NEW YORK (AP) - Baseball Commissioner Bud Selig says it’s up to Lew Wolff to decide whether to consider additional sites for a new ballpark for the Athletics, and the Oakland owner maintains he’s focused on San Jose rather than a move outside the Bay Area.
Speaking Thursday after a quarterly owners’ meeting, Selig said there’s no timetable for resolving Oakland’s dispute with the San Francisco Giants. The Giants are preventing the A’s from building a ballpark about 40 miles south of Oakland in San Jose, which is part of the Giants‘ territory.
Baseball has been reluctant to approve relocations. When the Montreal Expos became the Washington Nationals after the 2004 season, it was the first shift since the expansion Washington Senators transformed into the Texas Rangers in 1972.
Asked whether the A’s would consider other relocation possibilities, Selig responded: “You’d have to ask Lew Wolff. That’s really his decision to make.”
Twenty-three teams have opened ballparks since 1989, and the A’s and Tampa Bay are the only two teams still seeking new stadiums. Wolff is allowed to consider other sites within the A’s territory _ such as downtown Oakland _ but approval from MLB would be needed for a move outside the territory.
“It depends where they’d be. They could be all over the world, for that matter,” Selig said. “They need approval. We have to go through an approval process. It just depends on where they’re moving to.”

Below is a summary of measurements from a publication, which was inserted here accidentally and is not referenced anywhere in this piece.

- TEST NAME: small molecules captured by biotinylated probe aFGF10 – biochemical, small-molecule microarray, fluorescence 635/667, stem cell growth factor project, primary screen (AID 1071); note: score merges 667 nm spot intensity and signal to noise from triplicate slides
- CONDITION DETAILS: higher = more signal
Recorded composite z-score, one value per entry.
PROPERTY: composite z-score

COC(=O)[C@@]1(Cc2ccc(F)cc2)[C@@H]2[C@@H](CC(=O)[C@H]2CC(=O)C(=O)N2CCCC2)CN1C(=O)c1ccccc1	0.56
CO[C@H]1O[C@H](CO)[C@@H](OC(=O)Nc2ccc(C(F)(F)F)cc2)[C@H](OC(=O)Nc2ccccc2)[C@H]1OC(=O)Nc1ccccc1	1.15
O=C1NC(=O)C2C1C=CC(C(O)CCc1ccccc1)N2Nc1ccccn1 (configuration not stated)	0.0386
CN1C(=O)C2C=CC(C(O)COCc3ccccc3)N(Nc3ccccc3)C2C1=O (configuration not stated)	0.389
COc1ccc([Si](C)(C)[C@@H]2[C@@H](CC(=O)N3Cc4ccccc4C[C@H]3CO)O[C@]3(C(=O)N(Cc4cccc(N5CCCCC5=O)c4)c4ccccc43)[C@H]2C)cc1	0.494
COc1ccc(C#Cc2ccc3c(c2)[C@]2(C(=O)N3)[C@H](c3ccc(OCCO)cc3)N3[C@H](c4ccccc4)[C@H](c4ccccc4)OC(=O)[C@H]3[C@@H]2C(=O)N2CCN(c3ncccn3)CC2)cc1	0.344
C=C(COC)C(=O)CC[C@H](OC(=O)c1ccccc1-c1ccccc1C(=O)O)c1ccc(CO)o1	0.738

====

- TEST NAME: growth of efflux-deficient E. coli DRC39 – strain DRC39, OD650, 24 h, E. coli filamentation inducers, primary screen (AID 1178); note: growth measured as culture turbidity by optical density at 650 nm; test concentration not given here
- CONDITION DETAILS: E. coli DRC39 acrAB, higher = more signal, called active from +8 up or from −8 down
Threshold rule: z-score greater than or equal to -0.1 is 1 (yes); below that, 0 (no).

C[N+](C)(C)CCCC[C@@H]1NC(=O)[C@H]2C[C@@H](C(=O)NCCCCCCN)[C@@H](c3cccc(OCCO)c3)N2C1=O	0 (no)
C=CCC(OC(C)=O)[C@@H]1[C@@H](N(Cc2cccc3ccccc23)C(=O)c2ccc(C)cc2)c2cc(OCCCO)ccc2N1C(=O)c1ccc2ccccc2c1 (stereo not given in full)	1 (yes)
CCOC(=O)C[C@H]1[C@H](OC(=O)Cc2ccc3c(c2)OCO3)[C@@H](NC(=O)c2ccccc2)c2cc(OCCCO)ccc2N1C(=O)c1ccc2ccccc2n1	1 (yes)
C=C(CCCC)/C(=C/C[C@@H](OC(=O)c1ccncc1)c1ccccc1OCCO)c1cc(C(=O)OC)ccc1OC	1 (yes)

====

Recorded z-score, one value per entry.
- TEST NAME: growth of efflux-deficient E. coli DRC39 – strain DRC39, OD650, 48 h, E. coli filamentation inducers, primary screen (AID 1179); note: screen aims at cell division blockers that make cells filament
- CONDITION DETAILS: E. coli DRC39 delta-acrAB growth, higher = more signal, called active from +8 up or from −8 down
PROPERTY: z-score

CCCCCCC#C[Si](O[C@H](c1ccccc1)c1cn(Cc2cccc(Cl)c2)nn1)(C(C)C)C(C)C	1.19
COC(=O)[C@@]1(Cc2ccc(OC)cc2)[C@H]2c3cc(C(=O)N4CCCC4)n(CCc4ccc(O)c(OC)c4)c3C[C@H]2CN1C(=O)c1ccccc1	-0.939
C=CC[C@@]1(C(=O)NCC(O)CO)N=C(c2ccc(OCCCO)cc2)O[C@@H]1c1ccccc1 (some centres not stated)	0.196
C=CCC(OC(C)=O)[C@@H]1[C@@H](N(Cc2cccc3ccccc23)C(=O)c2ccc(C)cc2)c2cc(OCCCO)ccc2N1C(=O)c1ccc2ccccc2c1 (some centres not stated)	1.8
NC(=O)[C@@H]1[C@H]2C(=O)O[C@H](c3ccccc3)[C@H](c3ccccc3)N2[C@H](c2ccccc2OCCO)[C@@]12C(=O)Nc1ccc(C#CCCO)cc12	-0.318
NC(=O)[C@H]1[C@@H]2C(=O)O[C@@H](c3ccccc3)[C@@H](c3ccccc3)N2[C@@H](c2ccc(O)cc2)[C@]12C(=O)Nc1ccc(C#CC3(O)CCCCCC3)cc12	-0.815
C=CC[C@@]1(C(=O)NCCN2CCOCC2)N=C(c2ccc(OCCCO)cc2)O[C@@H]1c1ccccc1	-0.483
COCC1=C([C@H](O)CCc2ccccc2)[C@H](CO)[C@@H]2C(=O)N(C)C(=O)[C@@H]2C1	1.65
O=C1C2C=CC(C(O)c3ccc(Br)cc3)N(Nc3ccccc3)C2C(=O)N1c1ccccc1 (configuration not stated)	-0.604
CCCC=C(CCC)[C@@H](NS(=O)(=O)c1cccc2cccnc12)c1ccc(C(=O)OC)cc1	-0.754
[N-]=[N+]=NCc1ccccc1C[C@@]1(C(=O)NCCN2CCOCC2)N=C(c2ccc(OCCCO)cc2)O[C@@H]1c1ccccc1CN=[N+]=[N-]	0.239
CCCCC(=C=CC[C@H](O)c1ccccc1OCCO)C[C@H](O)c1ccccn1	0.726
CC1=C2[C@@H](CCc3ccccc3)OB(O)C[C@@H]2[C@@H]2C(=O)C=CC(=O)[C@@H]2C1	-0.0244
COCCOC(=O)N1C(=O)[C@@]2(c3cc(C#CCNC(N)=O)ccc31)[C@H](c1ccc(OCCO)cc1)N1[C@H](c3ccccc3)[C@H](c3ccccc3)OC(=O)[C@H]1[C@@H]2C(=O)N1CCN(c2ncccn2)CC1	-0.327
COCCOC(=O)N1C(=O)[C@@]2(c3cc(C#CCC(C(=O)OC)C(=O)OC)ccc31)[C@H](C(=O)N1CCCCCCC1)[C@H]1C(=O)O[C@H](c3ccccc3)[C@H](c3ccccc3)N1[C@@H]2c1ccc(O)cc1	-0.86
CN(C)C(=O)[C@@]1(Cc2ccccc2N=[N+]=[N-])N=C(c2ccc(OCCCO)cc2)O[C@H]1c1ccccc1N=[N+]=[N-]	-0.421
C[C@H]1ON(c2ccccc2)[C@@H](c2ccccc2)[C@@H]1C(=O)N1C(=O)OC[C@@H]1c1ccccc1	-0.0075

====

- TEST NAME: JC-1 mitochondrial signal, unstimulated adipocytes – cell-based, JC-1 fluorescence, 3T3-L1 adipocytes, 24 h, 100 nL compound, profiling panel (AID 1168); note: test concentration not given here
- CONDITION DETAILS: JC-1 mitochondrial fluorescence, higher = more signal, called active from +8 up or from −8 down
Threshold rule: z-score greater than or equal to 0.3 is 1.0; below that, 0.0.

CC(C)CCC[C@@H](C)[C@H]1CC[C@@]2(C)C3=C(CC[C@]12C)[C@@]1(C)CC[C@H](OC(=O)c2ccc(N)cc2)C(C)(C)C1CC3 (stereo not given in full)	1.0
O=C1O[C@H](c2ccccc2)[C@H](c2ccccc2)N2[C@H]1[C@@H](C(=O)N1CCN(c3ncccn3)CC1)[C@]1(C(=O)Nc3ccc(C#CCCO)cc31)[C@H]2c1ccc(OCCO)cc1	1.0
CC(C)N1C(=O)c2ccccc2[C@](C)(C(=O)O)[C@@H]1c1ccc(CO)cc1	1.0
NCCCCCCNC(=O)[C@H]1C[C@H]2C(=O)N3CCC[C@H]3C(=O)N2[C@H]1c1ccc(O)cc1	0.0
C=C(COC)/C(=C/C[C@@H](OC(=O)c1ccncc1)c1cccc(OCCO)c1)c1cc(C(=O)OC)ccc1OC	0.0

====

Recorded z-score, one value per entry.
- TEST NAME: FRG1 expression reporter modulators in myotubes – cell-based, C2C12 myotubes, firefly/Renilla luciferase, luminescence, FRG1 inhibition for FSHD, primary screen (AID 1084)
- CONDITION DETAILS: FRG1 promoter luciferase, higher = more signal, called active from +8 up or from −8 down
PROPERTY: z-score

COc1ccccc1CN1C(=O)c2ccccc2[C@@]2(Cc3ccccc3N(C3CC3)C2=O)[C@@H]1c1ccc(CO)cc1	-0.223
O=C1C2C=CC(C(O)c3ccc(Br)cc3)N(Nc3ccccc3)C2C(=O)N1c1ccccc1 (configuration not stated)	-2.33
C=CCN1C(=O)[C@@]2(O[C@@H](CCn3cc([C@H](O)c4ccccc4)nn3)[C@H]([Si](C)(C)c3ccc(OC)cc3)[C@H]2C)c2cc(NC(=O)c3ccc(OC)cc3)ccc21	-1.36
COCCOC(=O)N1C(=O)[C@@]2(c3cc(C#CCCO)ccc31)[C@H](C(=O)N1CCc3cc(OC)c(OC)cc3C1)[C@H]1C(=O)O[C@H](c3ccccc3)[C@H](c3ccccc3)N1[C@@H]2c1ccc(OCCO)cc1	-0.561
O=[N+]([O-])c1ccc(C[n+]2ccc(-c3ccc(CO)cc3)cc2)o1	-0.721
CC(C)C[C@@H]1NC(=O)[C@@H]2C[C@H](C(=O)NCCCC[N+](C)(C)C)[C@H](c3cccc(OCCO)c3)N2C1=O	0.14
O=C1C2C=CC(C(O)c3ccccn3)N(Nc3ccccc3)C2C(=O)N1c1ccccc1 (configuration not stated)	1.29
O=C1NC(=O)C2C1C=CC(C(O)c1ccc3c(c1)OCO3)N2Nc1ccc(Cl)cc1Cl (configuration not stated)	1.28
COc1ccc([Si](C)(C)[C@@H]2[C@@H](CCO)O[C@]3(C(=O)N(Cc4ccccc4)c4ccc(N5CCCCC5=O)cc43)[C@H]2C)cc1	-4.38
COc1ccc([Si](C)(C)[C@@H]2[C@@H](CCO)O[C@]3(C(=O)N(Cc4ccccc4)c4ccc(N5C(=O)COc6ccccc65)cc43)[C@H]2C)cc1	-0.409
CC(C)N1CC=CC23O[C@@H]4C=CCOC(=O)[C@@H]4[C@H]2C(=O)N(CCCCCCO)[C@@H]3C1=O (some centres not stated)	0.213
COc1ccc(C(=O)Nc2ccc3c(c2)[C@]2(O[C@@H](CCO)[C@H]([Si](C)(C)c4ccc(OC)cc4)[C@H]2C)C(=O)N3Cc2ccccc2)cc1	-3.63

Selig established a committee to examine the situation in March 2009 but appears reluctant to impose a decision on either team.
Wolff, a California real estate developer, has said he does not plan to sell the team and has no regrets in buying the franchise despite the rundown Oakland Coliseum.
“Lew continues to be committed to moving to San Jose, following the procedures and guidelines of the commissioner and the committee,” team spokesman Ken Pries said. “The focus has not changed in keeping the team in the Bay Area, and specifically San Jose. The focus is San Jose, No. 1, and keeping the team in the Bay Area.”
“Both clubs yesterday made a presentation to the executive council, but there’s nothing new other than that,” Selig said.
He added that he can’t provide a timetable and responded “no” when asked whether some kind of decision was approaching.
Baseball also announced its new one-game wild-card playoffs will be televised Oct. 5 by TBS and that two division series games will shift from TBS to the MLB Network under a deal running through 2013. TBS Sports President David Levy said a rights fee was involved.
The two division series games will be available in more than 30 million fewer homes on MLB Network than on TBS _ that includes some hometown fans of the teams involved.
Owners also approved having a 2-3 playoff format in this year’s division series, deviating from the 2-2-1 that had been used since 1998. The change was made because the wild-card round was added after schedules were set with the regular season ending Oct. 3 and the World Series starting Oct. 24. Teams with home-field advantage will host Games 3, 4, 5, eliminating one travel day, and the wild-card playoff winners will start at home.View Entire Story
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